Which means it’s time to talk about other, more controversial enticements to get more antibiotics on the market. These so-called “pull” incentives (the alternative to push) don’t pay R&D costs up front; instead, they reward R&D done well. Short version: they gift pharma companies huge wads of cash.
The idea of a pull incentive was first floated a few years ago by Lord Jim O’Neill, the former chief economist of Goldman Sachs, who at the time was heading a multiyear Review on Antimicrobial Resistance chartered by the British government. In one of its final actions, the review suggested that a company bringing a new antibiotic to market could be given a one-time “market entry reward” of $1 billion, enough to repay its R&D cost and reduce pressure to oversell the drug and provoke resistance.
Last year, a European coalition known as DriveAB that has been examining antibiotic production and distribution drew up a menu of possible pull incentives and evaluated how powerful each might be. They, too, concluded that market entry rewards hold the most promise, though they recommended spacing payments out over the life of the drug to ensure that companies keep manufacturing them.
A raft of studies written over the past few years have recommended other possibilities, such as transferrable exclusivity vouchers, essentially allowing companies that develop a successful antibiotic to keep another drug under patent for extra years, or purchase commitments between governments and companies in which a certain amount of drugs is bought and shelved until needed. Some thinkers have recommended changes in reimbursement, in which Medicare would pay more for an antibiotic deployed after a diagnostic test has been performed—a maneuver that makes the drug intrinsically more valuable, slowing its use and keeping resistance at bay.
Some of these proposals are moving from policy into reality. The United Kingdom just announced a plan to pay for antibiotics based on their value to medicine, rather than the number of doses; and in February the Pew Trusts and a list of companies and associations sent a letter to US senators urging consideration of a package of incentives.
“Any of these pull incentives will work, given enough money,” says David Shlaes, a physician and former drug developer who tracks the antibiotics market on his blog, Antibiotics—The Perfect Storm. But, imagining a Congressional debate about them, he adds sardonically: “Everybody who wants to go on record as giving money to the pharmaceutical industry, raise their hands.”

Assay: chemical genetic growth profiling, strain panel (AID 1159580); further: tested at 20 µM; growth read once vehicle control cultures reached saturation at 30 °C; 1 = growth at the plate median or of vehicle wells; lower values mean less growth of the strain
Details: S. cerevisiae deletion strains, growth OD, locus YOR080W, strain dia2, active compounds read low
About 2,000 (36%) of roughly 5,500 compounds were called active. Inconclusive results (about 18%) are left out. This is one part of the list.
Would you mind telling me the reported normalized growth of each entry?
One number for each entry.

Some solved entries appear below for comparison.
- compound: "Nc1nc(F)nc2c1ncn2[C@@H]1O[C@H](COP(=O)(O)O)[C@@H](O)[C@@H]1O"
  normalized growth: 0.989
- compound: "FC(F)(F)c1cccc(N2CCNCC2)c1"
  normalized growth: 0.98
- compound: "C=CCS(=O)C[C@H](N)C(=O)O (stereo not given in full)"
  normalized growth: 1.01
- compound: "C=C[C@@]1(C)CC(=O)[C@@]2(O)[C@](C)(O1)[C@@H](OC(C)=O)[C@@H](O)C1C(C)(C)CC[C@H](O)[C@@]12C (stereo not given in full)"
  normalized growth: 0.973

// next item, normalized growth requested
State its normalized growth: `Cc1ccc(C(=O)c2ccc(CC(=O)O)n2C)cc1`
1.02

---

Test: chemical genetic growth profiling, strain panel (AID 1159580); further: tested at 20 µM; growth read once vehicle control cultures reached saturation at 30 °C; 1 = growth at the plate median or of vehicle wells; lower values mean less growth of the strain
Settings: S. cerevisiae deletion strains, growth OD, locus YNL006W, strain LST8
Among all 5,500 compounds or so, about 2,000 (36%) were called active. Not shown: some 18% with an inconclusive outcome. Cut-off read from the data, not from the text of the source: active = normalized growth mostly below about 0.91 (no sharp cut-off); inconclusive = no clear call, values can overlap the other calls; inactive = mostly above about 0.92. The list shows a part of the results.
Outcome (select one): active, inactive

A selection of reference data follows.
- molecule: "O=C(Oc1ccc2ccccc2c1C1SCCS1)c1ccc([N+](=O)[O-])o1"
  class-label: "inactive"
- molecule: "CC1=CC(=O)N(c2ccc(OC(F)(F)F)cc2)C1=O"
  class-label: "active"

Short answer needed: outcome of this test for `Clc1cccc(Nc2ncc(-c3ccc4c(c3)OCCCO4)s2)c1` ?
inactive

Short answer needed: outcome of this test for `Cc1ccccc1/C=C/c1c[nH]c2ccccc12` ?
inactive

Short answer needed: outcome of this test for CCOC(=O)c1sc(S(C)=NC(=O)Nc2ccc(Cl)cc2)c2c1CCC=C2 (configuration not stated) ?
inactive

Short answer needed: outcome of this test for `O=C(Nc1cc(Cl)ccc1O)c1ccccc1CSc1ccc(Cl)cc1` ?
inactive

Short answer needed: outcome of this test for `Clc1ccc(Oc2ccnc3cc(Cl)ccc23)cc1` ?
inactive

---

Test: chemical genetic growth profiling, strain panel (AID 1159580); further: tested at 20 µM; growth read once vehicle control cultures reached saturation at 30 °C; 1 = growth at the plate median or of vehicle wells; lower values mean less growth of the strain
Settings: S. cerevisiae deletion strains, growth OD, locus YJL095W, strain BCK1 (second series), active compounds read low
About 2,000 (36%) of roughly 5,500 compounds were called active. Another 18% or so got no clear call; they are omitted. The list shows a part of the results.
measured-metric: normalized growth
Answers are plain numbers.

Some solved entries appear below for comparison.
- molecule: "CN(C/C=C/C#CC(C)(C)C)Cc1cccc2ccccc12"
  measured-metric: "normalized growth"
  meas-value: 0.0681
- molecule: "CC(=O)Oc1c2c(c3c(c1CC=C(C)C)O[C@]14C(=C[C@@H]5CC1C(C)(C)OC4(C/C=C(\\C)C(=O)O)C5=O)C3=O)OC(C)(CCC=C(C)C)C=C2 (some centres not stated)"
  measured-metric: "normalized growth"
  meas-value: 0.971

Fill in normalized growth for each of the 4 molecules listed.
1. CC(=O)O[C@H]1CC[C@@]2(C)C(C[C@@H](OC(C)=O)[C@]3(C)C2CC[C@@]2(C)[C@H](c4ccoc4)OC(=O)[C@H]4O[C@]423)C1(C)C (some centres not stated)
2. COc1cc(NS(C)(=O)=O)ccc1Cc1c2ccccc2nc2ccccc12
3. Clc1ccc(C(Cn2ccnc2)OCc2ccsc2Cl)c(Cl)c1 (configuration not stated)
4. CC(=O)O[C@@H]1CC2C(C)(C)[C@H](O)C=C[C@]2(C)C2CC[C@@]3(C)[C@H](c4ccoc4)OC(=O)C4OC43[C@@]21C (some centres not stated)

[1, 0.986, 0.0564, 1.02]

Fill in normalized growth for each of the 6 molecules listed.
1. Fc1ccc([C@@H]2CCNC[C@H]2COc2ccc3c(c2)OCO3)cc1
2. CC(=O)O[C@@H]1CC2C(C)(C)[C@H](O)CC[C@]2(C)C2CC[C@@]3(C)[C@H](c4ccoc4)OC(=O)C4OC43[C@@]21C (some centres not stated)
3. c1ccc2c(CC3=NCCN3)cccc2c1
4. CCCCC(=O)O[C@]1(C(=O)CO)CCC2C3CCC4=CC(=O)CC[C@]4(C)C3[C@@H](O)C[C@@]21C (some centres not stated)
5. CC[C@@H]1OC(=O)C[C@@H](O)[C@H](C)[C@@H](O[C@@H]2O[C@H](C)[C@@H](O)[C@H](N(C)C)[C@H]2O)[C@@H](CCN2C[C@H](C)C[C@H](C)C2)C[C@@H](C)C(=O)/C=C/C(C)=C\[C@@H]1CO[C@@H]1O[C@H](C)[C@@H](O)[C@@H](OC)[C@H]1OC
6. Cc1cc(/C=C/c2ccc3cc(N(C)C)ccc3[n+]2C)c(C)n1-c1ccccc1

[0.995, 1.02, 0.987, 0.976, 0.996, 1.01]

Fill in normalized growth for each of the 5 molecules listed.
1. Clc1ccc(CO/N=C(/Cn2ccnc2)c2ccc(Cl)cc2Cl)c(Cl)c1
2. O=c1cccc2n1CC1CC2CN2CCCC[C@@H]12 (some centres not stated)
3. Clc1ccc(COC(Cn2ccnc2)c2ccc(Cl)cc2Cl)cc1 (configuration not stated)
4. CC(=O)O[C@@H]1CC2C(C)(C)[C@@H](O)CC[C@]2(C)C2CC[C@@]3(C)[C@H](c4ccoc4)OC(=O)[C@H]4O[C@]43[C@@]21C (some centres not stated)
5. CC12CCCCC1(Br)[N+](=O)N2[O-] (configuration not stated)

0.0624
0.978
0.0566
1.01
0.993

Pull incentives by themselves won’t fix the market, of course. The design of the clinical trials used to evaluate powerful new antibiotics—always against existing drugs, not against nothing—is out of step with how resistant infections occur. Patients with virulent, multidrug resistant infections need to be treated immediately; any delays can risk their lives.
This is one of the issues Achaogen foundered on. Plazomicin was a promising treatment for the most serious superbugs, the highly resistant, gut-dwelling ones known as CREs. But the company could not get enough patients into a trial for that indication, and the FDA approved the drug only for treating resistant urinary tract infections—an important problem but not as critical as the CREs. Once it was on the market, doctors could have used it against CREs off-label, if they chose. But with Achaogen headed to Chapter 11 and up for sale, plazomicin might become not available at all.
There’s no denying that any new incentives will be expensive. A transferable patent voucher will cost individual patients whose drug might otherwise have gone generic and become cheaper. A bulk purchase would eat up the budget of a healthcare organization or agency. Market entry rewards are so large they would need to be appropriated within the annual budget of the FDA.
And in every case, it’s a pharma company that benefits—a hard sell at a time when executives are hauled before Congress for hiking the price of an old drug 4,000 percent and there are 6,500 GoFundMe campaigns to pay for insulin. The optics are terrible.
But the toll of resistance—and its cost—are terrible, too. In 2013, the Centers for Disease Control and Prevention estimated that 2 million Americans contract resistant infections each year, rolling up a health care bill of at least $20 billion. Spending on resistance is already high; it’s just unevenly distributed. Reducing serious illness and death will require new antibiotics, and the market has demonstrated it won’t provide them. As unpalatable as it seems, pull incentives may be the way.